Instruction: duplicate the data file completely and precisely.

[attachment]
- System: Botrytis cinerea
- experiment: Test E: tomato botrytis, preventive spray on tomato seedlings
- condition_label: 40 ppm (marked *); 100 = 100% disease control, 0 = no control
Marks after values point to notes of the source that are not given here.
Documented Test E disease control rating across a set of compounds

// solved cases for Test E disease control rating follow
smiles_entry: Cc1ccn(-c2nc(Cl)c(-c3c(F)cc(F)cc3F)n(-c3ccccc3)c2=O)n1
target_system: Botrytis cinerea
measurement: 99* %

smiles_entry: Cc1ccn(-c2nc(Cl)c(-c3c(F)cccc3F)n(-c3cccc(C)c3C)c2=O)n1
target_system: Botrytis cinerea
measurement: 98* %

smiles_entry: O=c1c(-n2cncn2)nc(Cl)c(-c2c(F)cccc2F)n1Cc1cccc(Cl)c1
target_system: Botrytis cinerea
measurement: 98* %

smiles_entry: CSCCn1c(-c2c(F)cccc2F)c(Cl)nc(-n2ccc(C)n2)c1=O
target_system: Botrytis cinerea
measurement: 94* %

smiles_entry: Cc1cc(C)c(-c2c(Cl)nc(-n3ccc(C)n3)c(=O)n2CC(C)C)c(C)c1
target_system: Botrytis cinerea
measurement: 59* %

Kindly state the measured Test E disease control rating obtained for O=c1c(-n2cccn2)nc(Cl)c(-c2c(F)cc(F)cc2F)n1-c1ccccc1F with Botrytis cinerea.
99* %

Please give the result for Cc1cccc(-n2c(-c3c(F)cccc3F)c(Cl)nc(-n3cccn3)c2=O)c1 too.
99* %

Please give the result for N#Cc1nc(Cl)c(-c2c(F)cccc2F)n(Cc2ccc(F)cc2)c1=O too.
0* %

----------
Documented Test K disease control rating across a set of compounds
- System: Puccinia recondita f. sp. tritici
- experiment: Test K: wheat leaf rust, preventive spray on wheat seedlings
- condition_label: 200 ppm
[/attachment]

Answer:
- System: Botrytis cinerea
- experiment: Test E: tomato botrytis, preventive spray on tomato seedlings
- condition_label: 40 ppm (marked *); 100 = 100% disease control, 0 = no control
Marks after values point to notes of the source that are not given here.
Documented Test E disease control rating across a set of compounds

// solved cases for Test E disease control rating follow
smiles_entry: Cc1ccn(-c2nc(Cl)c(-c3c(F)cc(F)cc3F)n(-c3ccccc3)c2=O)n1
target_system: Botrytis cinerea
measurement: 99* %

smiles_entry: Cc1ccn(-c2nc(Cl)c(-c3c(F)cccc3F)n(-c3cccc(C)c3C)c2=O)n1
target_system: Botrytis cinerea
measurement: 98* %

smiles_entry: O=c1c(-n2cncn2)nc(Cl)c(-c2c(F)cccc2F)n1Cc1cccc(Cl)c1
target_system: Botrytis cinerea
measurement: 98* %

smiles_entry: CSCCn1c(-c2c(F)cccc2F)c(Cl)nc(-n2ccc(C)n2)c1=O
target_system: Botrytis cinerea
measurement: 94* %

smiles_entry: Cc1cc(C)c(-c2c(Cl)nc(-n3ccc(C)n3)c(=O)n2CC(C)C)c(C)c1
target_system: Botrytis cinerea
measurement: 59* %

Kindly state the measured Test E disease control rating obtained for O=c1c(-n2cccn2)nc(Cl)c(-c2c(F)cc(F)cc2F)n1-c1ccccc1F with Botrytis cinerea.
99* %

Please give the result for Cc1cccc(-n2c(-c3c(F)cccc3F)c(Cl)nc(-n3cccn3)c2=O)c1 too.
99* %

Please give the result for N#Cc1nc(Cl)c(-c2c(F)cccc2F)n(Cc2ccc(F)cc2)c1=O too.
0* %

----------
Documented Test K disease control rating across a set of compounds
- System: Puccinia recondita f. sp. tritici
- experiment: Test K: wheat leaf rust, preventive spray on wheat seedlings
- condition_label: 200 ppm